5. E Roberts Musser

    I am not for or opposed to the proposed parking garage, but certainly have a lot of serious questions as to need, location, aesthetics, is it a solution in search of a problem, lack of data, lack of a coherent Parking and Access Plan. I plan to keep an open mind, but I need a lot of these questions answered…

  6. biddlin

    This sounds very much like the “World class city, without traffic or noise ” nonsense Sacramento’s mayor and council keep spouting ! That stated, from my frequent forays into downtown Davis in the last couple of years, I have seen little indication of need for more parking spaces .

  7. Michael Harrington

    I have lived and worked 24/7 on the 400 block of E/D Streets since 1995. I am the only owner-occupied business and resident I know of, between C to G, and 1st to 5th. I know my downtown better than most, and certainly better than many of these garage proponents who don’t live here or don’t hand around downtown after business hours and on weekends.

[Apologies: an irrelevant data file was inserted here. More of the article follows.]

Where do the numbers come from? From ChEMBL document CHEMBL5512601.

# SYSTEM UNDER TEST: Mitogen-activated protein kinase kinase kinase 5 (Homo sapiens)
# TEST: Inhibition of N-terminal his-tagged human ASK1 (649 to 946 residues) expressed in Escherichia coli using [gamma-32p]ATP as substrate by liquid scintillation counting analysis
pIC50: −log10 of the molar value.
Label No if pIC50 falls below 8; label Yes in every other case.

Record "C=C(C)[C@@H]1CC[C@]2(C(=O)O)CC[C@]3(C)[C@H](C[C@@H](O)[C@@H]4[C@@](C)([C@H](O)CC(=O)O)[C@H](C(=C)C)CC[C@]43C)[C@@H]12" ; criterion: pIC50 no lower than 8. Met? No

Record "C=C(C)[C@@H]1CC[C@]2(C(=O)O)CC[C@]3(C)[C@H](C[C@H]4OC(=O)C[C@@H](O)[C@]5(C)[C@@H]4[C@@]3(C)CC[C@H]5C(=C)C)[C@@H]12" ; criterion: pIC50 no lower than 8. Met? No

We are the most visible “city of bikes” in this country.

    How embarrassing that our City’s best solution for sales tax decreases, more empty offices and retail spaces than I have ever seen before, and a desire for more customers is to put up another ugly and expensive parking garage.

    I really expected better from this City Council, especially given its members who actively bike around town.

  8. odd man out

    DB! writes: “First of all, opposition to the structure is not an officially adopted DB! position, although some of our members and Board, in addition to other members of the public and even the DDBA, are asking hard questions.”

    and: “In summary, we believe there is no need for this structure.

    So, what is it? Is DB! for or against the parking structure?

  9. DT Businessman